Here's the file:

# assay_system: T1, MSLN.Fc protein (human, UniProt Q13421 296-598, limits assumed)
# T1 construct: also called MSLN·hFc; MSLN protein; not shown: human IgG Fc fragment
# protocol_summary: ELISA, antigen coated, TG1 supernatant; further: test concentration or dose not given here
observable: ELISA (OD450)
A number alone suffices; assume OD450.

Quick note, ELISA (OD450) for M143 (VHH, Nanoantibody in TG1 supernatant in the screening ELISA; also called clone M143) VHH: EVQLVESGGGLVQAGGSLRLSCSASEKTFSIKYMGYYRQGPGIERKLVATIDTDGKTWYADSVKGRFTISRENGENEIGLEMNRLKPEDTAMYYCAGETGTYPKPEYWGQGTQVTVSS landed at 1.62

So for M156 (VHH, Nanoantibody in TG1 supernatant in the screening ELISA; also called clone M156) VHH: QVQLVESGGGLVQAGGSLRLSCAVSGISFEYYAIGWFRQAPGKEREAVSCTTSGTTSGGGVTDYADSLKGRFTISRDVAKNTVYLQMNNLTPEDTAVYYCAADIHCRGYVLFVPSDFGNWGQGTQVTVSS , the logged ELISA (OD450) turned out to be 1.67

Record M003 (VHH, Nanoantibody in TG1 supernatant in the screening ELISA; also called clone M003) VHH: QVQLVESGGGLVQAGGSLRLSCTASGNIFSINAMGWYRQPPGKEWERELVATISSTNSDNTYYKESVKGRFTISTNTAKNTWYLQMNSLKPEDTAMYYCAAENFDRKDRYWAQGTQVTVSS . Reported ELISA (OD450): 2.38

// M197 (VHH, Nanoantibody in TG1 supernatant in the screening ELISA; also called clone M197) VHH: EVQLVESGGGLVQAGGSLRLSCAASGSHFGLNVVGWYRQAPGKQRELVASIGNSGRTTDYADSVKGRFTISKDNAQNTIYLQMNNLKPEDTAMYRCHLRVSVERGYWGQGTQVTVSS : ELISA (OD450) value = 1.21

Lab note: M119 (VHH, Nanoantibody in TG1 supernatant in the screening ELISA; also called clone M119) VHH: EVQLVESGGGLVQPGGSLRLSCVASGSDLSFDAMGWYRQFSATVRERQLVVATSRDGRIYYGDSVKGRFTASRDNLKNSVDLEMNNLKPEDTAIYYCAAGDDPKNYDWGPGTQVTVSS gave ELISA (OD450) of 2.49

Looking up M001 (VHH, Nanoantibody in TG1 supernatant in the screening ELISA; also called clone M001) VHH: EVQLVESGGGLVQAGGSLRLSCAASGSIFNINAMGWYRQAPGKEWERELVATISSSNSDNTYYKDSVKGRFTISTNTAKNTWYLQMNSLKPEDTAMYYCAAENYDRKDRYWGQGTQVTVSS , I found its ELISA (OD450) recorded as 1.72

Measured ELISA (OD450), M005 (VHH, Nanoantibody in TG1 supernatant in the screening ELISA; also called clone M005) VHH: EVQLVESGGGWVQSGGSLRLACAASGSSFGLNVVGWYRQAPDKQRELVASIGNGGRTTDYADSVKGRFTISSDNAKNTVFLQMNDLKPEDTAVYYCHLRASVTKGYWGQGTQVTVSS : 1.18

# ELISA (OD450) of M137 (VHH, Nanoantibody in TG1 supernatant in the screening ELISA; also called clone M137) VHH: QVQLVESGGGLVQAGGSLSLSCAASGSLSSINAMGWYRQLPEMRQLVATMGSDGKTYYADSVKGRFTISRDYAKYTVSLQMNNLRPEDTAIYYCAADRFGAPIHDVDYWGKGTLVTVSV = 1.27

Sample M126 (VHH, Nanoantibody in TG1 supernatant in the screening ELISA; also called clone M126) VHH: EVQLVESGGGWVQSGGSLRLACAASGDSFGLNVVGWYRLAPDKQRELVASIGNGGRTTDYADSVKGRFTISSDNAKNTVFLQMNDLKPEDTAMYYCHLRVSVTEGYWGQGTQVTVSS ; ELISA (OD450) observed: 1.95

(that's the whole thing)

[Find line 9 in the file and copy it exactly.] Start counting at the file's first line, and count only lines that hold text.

// M197 (VHH, Nanoantibody in TG1 supernatant in the screening ELISA; also called clone M197) VHH: EVQLVESGGGLVQAGGSLRLSCAASGSHFGLNVVGWYRQAPGKQRELVASIGNSGRTTDYADSVKGRFTISKDNAQNTIYLQMNNLKPEDTAMYRCHLRVSVERGYWGQGTQVTVSS : ELISA (OD450) value = 1.21